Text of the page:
Lloyd served nine years as the first chair of the college’s Department of Education. The predecessor to today’s Department of Teaching and Learning was created within the college in 1964.
Lloyd was the first in his large Canadian family to go to college, but not until he’d studied engineering and served as a mechanic and pilot with the Royal Canadian Air Force during World War II. He and Grace met as students at Camrose Lutheran College near Edmonton, and he earned bachelor’s and master’s degrees at the University of Alberta. From there, it was off to the University of Chicago for a Ph.D. in social sciences. He returned to the Alberta plains each summer, earning tuition money by working the family farm.
For three years, Lloyd was director of research and then principal at UC’s Laboratory School—an experimental school founded by famed education philosopher John Dewey. In 1955, he accepted a job teaching at the WSU College of Education.
After living in Edmonton and Chicago, the isolated four-hill college town of Pullman “was a shock,” Grace Urdal recalled. The shock wore off, affection followed and the rolling hills of the Palouse have been her home ever since.
The Urdals became U.S. citizens soon after their arrival. At first, Lloyd focused on teaching—mostly undergraduates, as there were few WSU education graduate students at the time.
Lloyd was a popular man on College Hill, his widow remembers.
“They all loved him. He was just an excellent teacher,” said Grace, who worked for a while as a secretary in the veterinary college and later in the university human resources office.
After his retirement in 1986, Lloyd chose not to maintain a campus office as some emeritus professors do. With family and travels, the couple had plenty to keep them busy in the decade before he died.
David said the scholarship is a good way to honor the memory of his much-missed father and his still-active mom. Joan agrees.
“My parents were a wonderful team, and I know they are both proud of their children, grandchildren and great-grandchildren,” she said. “They’re a tough act to follow.”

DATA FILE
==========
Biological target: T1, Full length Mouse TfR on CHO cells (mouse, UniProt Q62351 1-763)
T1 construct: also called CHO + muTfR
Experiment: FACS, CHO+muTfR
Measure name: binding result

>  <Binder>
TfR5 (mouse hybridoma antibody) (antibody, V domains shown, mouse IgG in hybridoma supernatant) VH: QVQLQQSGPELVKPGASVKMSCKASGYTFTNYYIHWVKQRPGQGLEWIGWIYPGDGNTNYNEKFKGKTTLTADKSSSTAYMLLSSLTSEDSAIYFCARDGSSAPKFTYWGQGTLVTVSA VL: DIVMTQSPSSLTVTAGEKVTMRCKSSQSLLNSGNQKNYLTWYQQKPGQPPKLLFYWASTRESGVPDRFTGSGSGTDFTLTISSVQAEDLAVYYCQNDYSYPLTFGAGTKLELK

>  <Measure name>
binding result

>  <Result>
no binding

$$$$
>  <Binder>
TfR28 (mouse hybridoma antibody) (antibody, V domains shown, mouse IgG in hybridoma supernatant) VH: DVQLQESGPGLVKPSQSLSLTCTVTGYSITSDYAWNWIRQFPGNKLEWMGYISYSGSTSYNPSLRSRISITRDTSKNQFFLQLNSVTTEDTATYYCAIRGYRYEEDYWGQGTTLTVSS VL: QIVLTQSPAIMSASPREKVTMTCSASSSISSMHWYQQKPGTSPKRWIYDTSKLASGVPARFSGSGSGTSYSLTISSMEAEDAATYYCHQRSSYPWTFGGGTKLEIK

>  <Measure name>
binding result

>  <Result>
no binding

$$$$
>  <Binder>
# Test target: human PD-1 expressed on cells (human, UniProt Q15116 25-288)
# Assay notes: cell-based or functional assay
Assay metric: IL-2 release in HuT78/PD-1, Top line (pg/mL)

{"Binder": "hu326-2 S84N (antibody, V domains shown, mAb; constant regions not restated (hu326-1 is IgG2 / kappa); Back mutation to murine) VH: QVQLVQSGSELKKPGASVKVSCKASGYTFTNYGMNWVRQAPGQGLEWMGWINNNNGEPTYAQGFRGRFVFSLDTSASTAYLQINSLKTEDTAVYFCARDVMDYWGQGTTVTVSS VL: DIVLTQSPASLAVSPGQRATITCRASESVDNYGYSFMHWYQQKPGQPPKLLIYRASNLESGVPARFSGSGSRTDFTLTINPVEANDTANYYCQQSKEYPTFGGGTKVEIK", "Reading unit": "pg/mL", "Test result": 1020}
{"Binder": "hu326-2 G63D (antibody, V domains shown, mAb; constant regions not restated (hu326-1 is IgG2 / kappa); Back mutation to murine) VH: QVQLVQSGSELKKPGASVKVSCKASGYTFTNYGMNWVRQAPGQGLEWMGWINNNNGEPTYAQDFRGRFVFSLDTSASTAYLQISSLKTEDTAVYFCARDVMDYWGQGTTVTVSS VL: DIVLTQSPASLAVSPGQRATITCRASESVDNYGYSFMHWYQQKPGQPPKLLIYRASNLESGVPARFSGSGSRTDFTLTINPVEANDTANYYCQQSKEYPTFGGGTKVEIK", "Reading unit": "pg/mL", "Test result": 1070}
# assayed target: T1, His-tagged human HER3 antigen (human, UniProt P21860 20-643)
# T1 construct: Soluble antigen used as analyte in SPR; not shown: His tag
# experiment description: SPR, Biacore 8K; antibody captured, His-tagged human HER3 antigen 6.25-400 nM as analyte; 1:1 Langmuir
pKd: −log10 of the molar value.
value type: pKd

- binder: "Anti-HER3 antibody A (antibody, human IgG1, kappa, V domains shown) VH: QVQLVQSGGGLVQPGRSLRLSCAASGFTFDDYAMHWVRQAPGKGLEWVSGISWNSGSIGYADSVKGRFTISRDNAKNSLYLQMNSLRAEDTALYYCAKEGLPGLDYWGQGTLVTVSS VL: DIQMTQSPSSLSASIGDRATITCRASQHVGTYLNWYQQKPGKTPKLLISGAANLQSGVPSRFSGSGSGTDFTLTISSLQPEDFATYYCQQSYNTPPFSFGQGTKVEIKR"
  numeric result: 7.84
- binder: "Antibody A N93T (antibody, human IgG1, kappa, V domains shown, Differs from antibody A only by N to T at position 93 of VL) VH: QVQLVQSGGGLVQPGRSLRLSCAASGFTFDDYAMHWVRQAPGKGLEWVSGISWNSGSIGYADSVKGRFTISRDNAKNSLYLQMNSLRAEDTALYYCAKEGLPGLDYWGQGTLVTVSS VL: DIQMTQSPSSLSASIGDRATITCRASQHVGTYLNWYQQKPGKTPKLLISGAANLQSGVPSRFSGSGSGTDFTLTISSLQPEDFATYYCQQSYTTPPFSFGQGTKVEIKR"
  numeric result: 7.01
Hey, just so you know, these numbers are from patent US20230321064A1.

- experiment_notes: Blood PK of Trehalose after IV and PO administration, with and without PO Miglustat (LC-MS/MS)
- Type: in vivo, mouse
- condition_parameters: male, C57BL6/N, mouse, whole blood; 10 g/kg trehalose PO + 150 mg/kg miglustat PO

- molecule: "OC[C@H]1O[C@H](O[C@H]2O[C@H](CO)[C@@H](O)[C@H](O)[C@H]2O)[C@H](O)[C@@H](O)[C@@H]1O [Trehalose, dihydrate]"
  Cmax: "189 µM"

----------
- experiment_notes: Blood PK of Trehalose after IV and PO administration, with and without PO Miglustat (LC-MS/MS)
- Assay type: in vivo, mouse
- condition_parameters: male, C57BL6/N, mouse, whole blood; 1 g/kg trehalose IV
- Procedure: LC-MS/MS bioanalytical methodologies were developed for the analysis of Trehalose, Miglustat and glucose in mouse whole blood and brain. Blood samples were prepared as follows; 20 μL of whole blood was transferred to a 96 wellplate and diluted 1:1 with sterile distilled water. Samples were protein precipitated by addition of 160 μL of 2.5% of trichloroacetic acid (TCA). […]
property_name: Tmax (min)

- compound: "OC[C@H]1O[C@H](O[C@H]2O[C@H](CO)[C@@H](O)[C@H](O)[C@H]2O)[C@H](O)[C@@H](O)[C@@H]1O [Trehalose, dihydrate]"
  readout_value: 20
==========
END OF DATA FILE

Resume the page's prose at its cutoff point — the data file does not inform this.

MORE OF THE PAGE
Labor leader Cesar Chavez and civil rights activist Dolores Huerta played historic roles in the protection of farm workers’ rights. To folks at Washington State University who planned this month’s Freedom School, that made them the perfect heroes to highlight Chicano/Latino heritage.
WSU College of Education folks in Pullman played major roles in the Freedom School event. Clinical Assistant Professor Paul Mencke was among the planners.
Associate Professor Pauline Sameshima contributed her original art, as did WSU undergraduate David Padilla. Both designed murals featuring Chavez and Huerta, and a group of young Picassos associated with our college pitched in to help color them.
The kids pictured above are, from left: Sachiko Price, daughter of faculty members Paula Groves Price and Cedric Price; Skyla and Evanee, children of graduate student Manee Moua; Daniel Mendez-Liaina, son of advisor/instructor Veronica Mendez-Liaina; Rory McBeath, son of graduate student Francene Watson; and Paul Jr. and Carter, sons of Paul Mencke.
Did you know? According to the 2010 census, 50.5 million people or 16 percent of the population are of Hispanic or Latino origin. That’s a significant increase from the 2000 Census, which registered the Hispanic population at 35.3 million or 13 percent of the total U.S. population.
When Yukako Hayashi was a university senior in Japan, she took the test to become a teacher. It was a career she had imagined since childhood. She failed the test.
After spending a year as an office worker, she tried again. And passed.
After a decade as a primary school teacher, Yukako still has a strong zeal for education. And it has brought her to Washington State University.
She is in Pullman as part of the annual exchange between the WSU College of Education and the Nishinomiya School District. A Japanese teacher comes to Pullman to study for two months in the fall; an American teacher with ties to the college (currently Mari Stair) works in Japan.
When she’s not soaking up Cougar culture at WSU, Yukako will spend most of her time perfecting her English-language skills. She began her English studies when she was in middle school. These days, English lessons for Japanese students start in fifth grade.
“Students like the English activities,” says Yukako, who now supervises her district’s Study and Research Division, International Section.
In an get-acquainted meeting at Cleveland Hall, Yukako presented Dean A.G. Rud with flower art she created. In return, she got a crimson and gray scarf with a Cougar emblem. She’ll be in Eastern Washington through Oct. 22. She told the dean she had been to the United States before, including a visit to the San Francisco area for a two-week student exchange while she was in college.
The dean replied that he’d be making his first trip to Japan in November, as part of a delegation celebrating the 25th anniversary of the WSU-Nishinomiya relationship. He said: “It’s a big deal!”